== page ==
The Trump administration may have hardened political divisions between kool-aid drinking supporters of the president and Democrats, but it has also brought together people of nominally divergent political stripes in their opposition to the horrors that Donald Trump’s presidency has wrought upon our nation.
It was a “shared reverence for the rule of law” that brought together the Obama administration’s former Acting Solicitor General Neal Katyal and noted “Never Trump” Republican attorney George Conway to pen an op-ed in the New York Times today emphasizing the undeniable importance of former National Security Advisor John Bolton’s statement that he would honor a subpoena to testify before Congress in the Senate impeachment trial of Donald Trump.
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The “legal odd couple” — as Katyal refers to their pairing — see Bolton’s move as a turning point.
“In a single stroke, Mr. Bolton, the former national security adviser, elevated truth and transparency over political gamesmanship,” the duo writes.
“The Senate must take him up on his offer, as well as demand the testimony of President Trump and the administration officials he has barred from testifying. The Senate majority leader, Mitch McConnell, reportedly has the votes to proceed with the trial despite no agreement with Democrats on new witnesses and to leave it a question to take up after opening arguments. The Senate still must declare that it will call witnesses during the trial,” Conway and Katyal insist.
Citing the “core principle behind the rule of law” that blind justice must ignore partisan influences on the results of a trial, the pair wonder how Senator McConnell can make statements like “There’s no chance the president is going to be removed from office” without having heard the actual evidence that Bolton is willing to provide, particularly when the hawkish former National Security Advisor has said that he has previously undisclosed material to present.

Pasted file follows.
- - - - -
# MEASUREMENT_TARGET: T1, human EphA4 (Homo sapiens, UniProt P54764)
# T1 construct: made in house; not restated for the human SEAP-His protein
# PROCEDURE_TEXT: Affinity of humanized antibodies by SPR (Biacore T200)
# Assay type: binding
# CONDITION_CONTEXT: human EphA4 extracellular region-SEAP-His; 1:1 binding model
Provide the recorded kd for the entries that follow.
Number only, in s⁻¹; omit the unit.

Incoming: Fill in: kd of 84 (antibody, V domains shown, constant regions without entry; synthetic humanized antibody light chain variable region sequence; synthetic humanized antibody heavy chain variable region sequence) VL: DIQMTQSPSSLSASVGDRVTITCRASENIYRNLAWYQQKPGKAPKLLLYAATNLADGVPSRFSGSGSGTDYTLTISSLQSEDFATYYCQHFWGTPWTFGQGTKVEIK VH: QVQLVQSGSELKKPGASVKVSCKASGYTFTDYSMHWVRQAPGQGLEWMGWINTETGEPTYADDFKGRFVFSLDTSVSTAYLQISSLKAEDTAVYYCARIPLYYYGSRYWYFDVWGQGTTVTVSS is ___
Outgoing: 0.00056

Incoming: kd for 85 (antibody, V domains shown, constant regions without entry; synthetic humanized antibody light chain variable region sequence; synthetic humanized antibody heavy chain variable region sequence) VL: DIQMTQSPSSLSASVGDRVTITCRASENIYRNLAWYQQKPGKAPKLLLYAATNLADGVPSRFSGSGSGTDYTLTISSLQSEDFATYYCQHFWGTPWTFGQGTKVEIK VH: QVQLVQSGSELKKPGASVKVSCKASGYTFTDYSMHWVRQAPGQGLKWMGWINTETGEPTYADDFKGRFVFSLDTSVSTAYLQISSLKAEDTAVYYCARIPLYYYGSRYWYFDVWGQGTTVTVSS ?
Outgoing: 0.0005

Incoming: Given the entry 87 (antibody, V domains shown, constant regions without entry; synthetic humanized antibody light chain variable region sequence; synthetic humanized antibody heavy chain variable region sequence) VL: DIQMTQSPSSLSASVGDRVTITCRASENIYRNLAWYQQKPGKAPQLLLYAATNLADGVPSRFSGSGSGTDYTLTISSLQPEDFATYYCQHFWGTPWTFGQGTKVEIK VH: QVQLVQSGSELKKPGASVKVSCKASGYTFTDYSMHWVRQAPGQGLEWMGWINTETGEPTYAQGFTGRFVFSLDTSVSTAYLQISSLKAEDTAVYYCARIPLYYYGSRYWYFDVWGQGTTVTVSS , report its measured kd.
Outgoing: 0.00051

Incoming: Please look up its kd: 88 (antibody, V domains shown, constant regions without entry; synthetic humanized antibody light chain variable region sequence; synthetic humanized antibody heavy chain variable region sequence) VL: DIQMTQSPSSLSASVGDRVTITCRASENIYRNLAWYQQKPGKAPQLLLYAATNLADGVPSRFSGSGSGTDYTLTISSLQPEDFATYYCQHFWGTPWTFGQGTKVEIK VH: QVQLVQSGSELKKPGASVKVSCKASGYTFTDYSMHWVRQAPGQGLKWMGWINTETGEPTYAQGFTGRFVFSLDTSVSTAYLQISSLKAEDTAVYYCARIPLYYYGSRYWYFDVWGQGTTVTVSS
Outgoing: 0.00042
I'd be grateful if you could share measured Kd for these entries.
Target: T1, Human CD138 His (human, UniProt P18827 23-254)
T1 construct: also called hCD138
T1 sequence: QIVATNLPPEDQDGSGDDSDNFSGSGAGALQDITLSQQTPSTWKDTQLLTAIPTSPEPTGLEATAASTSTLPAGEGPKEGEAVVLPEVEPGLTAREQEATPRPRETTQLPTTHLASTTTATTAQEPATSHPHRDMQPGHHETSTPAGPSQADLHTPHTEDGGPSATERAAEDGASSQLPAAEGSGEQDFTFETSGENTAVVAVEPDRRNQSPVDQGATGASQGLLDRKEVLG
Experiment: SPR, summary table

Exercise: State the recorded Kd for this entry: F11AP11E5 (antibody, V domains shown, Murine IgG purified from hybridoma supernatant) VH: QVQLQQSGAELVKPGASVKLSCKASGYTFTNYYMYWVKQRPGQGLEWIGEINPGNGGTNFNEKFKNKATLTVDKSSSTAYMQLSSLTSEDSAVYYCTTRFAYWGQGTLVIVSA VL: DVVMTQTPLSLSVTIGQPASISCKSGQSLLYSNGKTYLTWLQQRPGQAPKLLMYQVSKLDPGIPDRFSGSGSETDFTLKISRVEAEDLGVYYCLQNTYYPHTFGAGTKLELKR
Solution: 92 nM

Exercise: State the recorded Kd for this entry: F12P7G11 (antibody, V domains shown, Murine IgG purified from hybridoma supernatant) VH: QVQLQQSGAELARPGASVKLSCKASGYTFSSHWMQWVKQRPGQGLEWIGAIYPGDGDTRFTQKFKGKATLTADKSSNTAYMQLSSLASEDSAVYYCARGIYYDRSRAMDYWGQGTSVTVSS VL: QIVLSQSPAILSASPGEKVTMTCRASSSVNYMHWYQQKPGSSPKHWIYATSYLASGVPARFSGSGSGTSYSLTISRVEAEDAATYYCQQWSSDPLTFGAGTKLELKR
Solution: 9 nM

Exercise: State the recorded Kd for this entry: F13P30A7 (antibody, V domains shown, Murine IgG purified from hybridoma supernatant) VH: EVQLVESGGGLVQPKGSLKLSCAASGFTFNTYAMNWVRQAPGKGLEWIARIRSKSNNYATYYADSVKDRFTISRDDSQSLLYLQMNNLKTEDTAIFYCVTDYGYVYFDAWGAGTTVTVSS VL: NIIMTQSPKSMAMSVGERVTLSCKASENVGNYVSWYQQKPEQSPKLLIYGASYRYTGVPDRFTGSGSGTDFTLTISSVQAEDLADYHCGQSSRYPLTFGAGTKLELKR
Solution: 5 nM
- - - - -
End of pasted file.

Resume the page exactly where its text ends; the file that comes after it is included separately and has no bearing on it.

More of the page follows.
Combined with the failure of Trump himself to provide a compelling account of his innocence while under oath and the administration’s blocking of crucial witnesses to the Ukraine scandal behind the impeachment charges, Katyal and Conway can only attribute the Senate Majority leader’s determination to preclude a full trial with witnesses to abject fear.
“There is only one possible explanation for this behavior: He is afraid of the truth. Otherwise, what argument can there be for refusing to hear from a central witness like Mr. Bolton, who other witnesses have indicated was exceptionally concerned about the suspension of military aid to Ukraine?,” they write.
With both authors possessing considerable experience in the legal field, they marvel at how GOP senators with law degrees can stomach the perversion of justice being attempted by the Republican party under Trump and McConnell, calling out Senators Lindsey Graham (R-SC) and Marco Rubio (R-FL) in particular for their hypocrisy while nodding approvingly at Senator Mitt Romney’s (R-UT) call for Bolton’s testimony and urging moderate Republican senators with a legal background — like Senators Lisa Murkowski (R-AK), Cory Gardner (R-CO) and Rob Portman (R-OH) —to remember the basics of law.
The unlikely allies — united against a president that they see as dangerously out of control and contemptuous of the very applicability of laws against him — conclude their op-ed with a plea to see justice be served through a full and fair impeachment trial that includes testimony from all the relevant parties.
“The Constitution imposes upon the Senate a duty to ‘try all impeachments,’ and so a real trial — with all relevant testimony and evidence — is what is required,” they write.
“This week, Mr. Bolton, himself a lawyer, and recognizing the nature of the Senate’s crucial constitutional obligation, has taken a critical step in the right direction. It’s our hope that Americans will recognize that our commitment to the rule of law is what holds us together” the pair continues.
“The truth may not set the president free, but the Constitution is meant to keep the country free, and an fair and impartial trial is what must take place here,” Conway and Katyal conclude.
With their acknowledgment that the likely outcome of a truly fair trial would not be an exoneration of Donald Trump, Neal Katyal and George Conway must be aware that their plea will likely fall on deaf ears in the higher echelons of the new Trumpified — and, dare it be said, Russified — Republican establishment.
Their insistence on fighting for the rule of law is admirable nonetheless.
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